Nanofibers can mean a big difference in cartridge filter performance
March 11, 2008
Nanofibers--fibers 1,000-times smaller than the diameter of a human hair--can help to improve filtration efficiency, filter cleanability, filter life, and energy consumption when the cartridge filters are used properly.
Cartridge filters with nanofiber technology are capable of filtering submicronic particles.
Maintaining good indoor air quality in a factory isn't just a matter of choosing the right air pollution control equipment and configuring it to meet the needs of the facility. Selecting the correct filter technology that complements the equipment can have a meaningful impact on the equipment's performance, the system's efficiency, and the overall cost of collecting airborne contaminants in the workplace.
While most people have heard of nanotechnology, many are not aware of how it is used in air filtration and the performance enhancements that it provides. These nanofibers—fibers 1,000 times smaller than the diameter of a human hair—can help to improve filtration efficiency, filter cleanability, filter life, and energy consumption when the cartridge filters are used properly.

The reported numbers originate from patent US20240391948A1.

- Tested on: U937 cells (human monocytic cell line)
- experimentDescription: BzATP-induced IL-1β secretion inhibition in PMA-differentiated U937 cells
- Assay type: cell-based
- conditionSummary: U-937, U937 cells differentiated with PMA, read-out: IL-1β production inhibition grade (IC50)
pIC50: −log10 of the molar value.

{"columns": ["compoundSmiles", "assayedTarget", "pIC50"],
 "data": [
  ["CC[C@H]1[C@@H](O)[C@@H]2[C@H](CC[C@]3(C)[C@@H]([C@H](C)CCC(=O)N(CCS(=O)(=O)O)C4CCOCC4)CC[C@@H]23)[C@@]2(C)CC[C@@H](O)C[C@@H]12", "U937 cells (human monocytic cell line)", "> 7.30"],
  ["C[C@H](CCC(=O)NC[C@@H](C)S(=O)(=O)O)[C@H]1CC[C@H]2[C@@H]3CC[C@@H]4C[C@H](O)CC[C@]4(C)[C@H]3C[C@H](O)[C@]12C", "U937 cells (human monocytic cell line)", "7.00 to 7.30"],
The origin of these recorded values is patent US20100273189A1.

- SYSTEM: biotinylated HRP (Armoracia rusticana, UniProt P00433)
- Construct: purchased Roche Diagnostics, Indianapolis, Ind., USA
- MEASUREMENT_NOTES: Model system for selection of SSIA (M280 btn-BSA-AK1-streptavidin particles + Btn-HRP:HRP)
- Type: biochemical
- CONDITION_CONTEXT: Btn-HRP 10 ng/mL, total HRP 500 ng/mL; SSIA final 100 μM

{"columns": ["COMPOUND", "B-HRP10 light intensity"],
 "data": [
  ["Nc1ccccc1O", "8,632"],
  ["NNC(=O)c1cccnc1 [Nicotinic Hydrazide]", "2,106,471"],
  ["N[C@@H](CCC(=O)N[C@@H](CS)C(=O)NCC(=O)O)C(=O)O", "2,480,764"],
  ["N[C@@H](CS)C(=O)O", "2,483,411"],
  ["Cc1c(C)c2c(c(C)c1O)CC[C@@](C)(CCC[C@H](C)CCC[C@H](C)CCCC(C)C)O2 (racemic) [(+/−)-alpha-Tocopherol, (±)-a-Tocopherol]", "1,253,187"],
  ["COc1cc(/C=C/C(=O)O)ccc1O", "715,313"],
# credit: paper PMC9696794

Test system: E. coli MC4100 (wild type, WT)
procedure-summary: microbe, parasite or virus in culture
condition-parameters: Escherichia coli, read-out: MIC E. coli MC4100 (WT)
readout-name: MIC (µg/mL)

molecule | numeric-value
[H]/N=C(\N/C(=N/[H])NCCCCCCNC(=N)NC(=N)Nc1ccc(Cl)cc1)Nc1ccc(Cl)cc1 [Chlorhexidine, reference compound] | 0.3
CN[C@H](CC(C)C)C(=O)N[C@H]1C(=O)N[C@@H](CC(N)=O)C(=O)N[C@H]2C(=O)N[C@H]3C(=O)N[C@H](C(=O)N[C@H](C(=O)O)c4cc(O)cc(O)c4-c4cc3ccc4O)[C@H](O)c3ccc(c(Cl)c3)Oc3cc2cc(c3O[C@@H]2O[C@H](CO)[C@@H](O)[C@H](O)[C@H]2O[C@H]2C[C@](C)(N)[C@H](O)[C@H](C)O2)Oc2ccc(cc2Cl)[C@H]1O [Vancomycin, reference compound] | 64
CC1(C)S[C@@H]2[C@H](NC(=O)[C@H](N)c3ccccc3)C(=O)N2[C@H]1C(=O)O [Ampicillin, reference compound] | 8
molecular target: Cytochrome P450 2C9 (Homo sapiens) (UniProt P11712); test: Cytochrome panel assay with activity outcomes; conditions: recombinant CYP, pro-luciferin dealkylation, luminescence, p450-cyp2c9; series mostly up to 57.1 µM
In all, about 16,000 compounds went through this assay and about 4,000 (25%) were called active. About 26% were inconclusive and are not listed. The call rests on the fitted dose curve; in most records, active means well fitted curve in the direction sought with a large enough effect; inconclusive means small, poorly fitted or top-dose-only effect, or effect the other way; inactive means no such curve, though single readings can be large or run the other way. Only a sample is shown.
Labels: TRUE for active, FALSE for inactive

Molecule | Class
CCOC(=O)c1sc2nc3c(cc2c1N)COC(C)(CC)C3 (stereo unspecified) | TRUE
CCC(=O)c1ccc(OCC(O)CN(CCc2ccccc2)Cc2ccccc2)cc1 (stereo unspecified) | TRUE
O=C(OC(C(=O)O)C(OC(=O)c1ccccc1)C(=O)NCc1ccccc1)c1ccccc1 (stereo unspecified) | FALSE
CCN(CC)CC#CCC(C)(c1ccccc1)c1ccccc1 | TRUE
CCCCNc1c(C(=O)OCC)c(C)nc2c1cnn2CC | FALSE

Three main types of standard cartridge filters are used in nearly 80 percent of all dust collection applications: blended cellulose, melt-blown media, and nanofiber media. (The other 20 percent of dust collection applications use spun-bond or other specialty filters because of unique collection requirements. These specialty filters can be two to three times the cost of standard cartridge filters.)
Blended cellulose filters are made of one homogenous layer of either straight cellulose media or cellulose blended with a synthetic fiber such as polyester. These filters are depth-loading, which means that as contaminated air moves through the filter, particulate becomes embedded deep in the media's fiber structure, clogging the pores. As a result, the filter's lifespan is short because the filters are not as easily cleaned. Also, the filter's airflow capacity—the amount of air it can pull through—is decreased. This increases pressure drop.